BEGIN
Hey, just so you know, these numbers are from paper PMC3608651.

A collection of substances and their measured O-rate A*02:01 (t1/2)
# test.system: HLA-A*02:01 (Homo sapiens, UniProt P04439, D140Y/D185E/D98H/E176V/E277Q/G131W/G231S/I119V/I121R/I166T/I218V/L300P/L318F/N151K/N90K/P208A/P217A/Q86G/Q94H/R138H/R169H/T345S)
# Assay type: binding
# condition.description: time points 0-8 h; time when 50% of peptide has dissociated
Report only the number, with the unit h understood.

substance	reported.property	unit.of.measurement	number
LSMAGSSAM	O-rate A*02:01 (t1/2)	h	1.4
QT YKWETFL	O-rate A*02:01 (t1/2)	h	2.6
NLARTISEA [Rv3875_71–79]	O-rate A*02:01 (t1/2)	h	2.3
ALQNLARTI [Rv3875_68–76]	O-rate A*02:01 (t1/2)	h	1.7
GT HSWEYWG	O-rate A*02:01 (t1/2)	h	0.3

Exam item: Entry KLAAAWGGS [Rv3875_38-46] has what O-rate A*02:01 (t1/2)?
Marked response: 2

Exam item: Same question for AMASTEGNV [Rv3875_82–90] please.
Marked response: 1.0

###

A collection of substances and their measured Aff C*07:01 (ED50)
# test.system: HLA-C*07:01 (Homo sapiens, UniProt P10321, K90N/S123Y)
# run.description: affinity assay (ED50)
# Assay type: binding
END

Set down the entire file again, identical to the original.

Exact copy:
Hey, just so you know, these numbers are from paper PMC3608651.

A collection of substances and their measured O-rate A*02:01 (t1/2)
# test.system: HLA-A*02:01 (Homo sapiens, UniProt P04439, D140Y/D185E/D98H/E176V/E277Q/G131W/G231S/I119V/I121R/I166T/I218V/L300P/L318F/N151K/N90K/P208A/P217A/Q86G/Q94H/R138H/R169H/T345S)
# Assay type: binding
# condition.description: time points 0-8 h; time when 50% of peptide has dissociated
Report only the number, with the unit h understood.

substance	reported.property	unit.of.measurement	number
LSMAGSSAM	O-rate A*02:01 (t1/2)	h	1.4
QT YKWETFL	O-rate A*02:01 (t1/2)	h	2.6
NLARTISEA [Rv3875_71–79]	O-rate A*02:01 (t1/2)	h	2.3
ALQNLARTI [Rv3875_68–76]	O-rate A*02:01 (t1/2)	h	1.7
GT HSWEYWG	O-rate A*02:01 (t1/2)	h	0.3

Exam item: Entry KLAAAWGGS [Rv3875_38-46] has what O-rate A*02:01 (t1/2)?
Marked response: 2

Exam item: Same question for AMASTEGNV [Rv3875_82–90] please.
Marked response: 1.0

###

A collection of substances and their measured Aff C*07:01 (ED50)
# test.system: HLA-C*07:01 (Homo sapiens, UniProt P10321, K90N/S123Y)
# run.description: affinity assay (ED50)
# Assay type: binding